Code is Mightier than the Sword. Let's compare the code process to the political process.
Politics is Complex
The hot battle between Clinton and Obama has come down to contested delegate counts in Florida and Michigan; and the vote of super delegates.
The process is engaging - pitting the voice of every voter with the rules set by governments and committees. Yet, the voters or their representatives elect individuals to serve legislative, executive, and judicial roles. Each role has fixed terms.
For the Democrats, the DNC Committee sets the rules that may impact the selection of the party candidate. If the committee set rules against the interest of the voters, they will suffer the impact at the end of their term.
The process is slow. Voices and words count as individuals attempt to influence committee members and the public. The multi-year process also delivers stability.
With just three more Democratic primaries and a rules committee meeting remaining, many expect the long race for the Democratic presidential nomination to end on Tuesday. But will it?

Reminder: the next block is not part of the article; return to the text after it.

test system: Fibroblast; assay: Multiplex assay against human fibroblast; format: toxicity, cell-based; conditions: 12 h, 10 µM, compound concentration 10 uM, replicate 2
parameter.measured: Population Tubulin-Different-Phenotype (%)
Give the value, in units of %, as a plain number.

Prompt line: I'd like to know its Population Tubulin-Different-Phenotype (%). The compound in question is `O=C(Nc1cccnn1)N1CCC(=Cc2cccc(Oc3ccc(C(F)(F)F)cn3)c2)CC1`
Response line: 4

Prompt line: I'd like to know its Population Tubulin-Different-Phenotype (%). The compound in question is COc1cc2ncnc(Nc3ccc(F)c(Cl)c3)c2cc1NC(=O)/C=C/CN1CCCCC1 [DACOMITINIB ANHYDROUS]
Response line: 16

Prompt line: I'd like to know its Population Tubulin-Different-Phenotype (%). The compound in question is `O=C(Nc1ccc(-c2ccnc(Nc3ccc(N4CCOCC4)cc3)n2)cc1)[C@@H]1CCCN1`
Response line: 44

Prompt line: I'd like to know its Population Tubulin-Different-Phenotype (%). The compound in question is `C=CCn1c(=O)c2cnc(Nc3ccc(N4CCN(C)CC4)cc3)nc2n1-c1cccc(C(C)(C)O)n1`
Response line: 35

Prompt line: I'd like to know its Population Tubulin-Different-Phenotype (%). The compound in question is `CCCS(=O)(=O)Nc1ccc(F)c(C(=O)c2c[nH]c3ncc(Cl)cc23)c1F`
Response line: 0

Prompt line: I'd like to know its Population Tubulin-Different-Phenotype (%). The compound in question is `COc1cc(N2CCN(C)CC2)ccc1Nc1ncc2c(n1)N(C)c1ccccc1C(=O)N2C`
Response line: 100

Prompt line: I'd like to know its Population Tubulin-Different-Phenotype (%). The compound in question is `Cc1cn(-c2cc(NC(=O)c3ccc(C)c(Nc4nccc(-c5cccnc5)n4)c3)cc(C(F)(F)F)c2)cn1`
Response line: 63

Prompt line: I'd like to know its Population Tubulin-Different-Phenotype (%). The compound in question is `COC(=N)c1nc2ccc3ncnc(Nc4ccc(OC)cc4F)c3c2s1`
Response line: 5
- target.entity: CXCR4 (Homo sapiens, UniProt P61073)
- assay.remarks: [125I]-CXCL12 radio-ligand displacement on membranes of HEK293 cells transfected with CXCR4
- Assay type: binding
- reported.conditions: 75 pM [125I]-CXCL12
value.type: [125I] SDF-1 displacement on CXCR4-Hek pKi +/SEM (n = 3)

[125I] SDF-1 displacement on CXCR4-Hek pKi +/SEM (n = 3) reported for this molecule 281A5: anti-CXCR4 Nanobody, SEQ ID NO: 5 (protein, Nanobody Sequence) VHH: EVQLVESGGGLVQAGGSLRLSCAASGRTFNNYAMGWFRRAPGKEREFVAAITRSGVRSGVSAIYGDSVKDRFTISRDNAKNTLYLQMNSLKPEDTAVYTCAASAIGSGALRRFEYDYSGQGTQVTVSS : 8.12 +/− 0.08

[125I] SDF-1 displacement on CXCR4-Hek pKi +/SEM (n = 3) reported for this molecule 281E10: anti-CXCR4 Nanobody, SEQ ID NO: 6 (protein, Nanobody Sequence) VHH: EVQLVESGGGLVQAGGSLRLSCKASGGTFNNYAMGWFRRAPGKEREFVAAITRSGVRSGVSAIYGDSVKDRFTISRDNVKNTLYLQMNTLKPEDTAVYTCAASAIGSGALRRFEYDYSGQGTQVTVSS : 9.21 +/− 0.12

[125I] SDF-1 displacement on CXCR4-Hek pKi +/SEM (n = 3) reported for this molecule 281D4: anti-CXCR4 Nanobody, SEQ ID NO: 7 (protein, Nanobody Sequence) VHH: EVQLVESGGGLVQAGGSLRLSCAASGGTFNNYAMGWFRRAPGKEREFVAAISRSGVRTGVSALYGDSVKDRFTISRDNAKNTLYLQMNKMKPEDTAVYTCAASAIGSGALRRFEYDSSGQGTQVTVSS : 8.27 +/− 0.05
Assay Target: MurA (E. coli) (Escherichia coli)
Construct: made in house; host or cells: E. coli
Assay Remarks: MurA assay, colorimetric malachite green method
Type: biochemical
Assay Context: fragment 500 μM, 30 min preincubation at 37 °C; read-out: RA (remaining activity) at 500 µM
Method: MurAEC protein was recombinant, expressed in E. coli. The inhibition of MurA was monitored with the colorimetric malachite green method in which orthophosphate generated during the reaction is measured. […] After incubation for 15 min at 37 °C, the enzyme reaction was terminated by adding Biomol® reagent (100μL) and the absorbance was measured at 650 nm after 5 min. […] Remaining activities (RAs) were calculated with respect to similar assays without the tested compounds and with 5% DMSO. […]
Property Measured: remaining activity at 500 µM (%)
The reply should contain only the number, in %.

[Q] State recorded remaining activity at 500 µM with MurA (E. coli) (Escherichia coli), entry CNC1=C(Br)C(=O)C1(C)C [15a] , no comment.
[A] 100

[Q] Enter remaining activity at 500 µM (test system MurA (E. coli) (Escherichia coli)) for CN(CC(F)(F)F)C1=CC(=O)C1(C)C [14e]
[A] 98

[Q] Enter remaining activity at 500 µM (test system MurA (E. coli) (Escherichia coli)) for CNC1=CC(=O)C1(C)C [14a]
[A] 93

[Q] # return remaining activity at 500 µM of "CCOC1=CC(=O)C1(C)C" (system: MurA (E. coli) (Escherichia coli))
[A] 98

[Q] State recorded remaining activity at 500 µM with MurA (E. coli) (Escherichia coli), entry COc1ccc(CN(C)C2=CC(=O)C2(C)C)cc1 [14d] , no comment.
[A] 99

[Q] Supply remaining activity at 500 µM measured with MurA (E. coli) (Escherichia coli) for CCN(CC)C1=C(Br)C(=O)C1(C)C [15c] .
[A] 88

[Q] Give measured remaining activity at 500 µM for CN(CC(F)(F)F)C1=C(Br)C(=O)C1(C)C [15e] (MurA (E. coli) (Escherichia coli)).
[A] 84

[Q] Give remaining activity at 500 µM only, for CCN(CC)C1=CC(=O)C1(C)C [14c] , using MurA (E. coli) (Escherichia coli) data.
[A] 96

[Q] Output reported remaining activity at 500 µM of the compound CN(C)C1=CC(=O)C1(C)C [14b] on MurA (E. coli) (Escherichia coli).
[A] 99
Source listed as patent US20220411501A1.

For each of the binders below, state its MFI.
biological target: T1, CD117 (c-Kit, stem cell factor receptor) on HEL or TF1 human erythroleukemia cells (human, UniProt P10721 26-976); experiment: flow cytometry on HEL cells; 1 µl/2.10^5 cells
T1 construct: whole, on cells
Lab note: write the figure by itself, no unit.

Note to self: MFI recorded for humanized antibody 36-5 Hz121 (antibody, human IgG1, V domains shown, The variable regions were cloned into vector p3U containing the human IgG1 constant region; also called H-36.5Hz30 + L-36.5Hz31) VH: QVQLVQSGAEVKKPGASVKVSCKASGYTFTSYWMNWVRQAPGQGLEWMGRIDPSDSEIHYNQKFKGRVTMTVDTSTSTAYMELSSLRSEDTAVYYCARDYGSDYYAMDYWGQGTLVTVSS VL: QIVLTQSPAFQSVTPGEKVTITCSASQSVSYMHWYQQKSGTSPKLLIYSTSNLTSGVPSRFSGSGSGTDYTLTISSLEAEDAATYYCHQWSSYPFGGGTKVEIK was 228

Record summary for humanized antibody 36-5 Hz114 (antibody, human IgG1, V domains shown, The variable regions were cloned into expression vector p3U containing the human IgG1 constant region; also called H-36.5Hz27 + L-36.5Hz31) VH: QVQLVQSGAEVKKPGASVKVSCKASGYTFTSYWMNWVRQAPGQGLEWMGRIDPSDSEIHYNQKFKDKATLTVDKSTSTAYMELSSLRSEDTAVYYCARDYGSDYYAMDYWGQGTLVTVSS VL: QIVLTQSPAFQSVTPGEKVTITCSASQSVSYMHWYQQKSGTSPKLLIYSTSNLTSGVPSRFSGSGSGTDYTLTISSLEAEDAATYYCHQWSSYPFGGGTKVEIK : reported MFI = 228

Fascinating stuff coming up during testimony at Democratic Party Rules and Bylaws Committee today in Washington.
Coding is Complex and Powerful
Unlike words, coding is more complex, but carries great power.
- Volunteer committees, like w3.org, set rules. Unlike the legislature, these committees only recommend. Their scope is global, not national or local.
- Browser and operating system coders act as executive branches. Their interpretation of the rules is only influenced by users choosing their browser over others. Competition is the key for continued innovation.
- There is no judicial branch to arbitrate disagreements.
An application coder abides by the soft rules, cross-platform interpretations of rules, and the needs of public constituents. Like representatives elected by the public, coders navigate thousands of rules to define applications like widgets or websites.
If an individual coder understands all the rules, hacks to overcome limits of browser imposed rules, and makes the right choices, the public rewards them with millions of votes. Without elections and fixed terms, the process is open to any coder and the benefits can be immediate.
Is Code Mightier than the Sword?
Is it time to change the expression? Has code become mightier than the sword?